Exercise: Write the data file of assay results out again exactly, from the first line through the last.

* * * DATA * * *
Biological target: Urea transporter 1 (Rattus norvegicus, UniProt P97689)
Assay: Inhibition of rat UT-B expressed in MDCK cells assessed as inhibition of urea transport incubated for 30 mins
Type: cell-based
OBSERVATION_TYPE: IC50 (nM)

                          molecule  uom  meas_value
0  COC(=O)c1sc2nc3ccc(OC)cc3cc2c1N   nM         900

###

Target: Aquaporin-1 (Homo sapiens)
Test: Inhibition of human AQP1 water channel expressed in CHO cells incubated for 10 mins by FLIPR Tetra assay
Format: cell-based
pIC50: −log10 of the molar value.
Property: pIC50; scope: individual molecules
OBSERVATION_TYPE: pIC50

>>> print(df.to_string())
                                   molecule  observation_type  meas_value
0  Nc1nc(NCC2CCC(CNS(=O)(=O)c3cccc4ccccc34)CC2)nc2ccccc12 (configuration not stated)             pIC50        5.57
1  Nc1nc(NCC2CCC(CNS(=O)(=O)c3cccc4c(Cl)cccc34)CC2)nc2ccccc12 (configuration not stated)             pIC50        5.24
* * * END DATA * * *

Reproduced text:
Biological target: Urea transporter 1 (Rattus norvegicus, UniProt P97689)
Assay: Inhibition of rat UT-B expressed in MDCK cells assessed as inhibition of urea transport incubated for 30 mins
Type: cell-based
OBSERVATION_TYPE: IC50 (nM)

                          molecule  uom  meas_value
0  COC(=O)c1sc2nc3ccc(OC)cc3cc2c1N   nM         900

###

Target: Aquaporin-1 (Homo sapiens)
Test: Inhibition of human AQP1 water channel expressed in CHO cells incubated for 10 mins by FLIPR Tetra assay
Format: cell-based
pIC50: −log10 of the molar value.
Property: pIC50; scope: individual molecules
OBSERVATION_TYPE: pIC50

>>> print(df.to_string())
                                   molecule  observation_type  meas_value
0  Nc1nc(NCC2CCC(CNS(=O)(=O)c3cccc4ccccc34)CC2)nc2ccccc12 (configuration not stated)             pIC50        5.57
1  Nc1nc(NCC2CCC(CNS(=O)(=O)c3cccc4c(Cl)cccc34)CC2)nc2ccccc12 (configuration not stated)             pIC50        5.24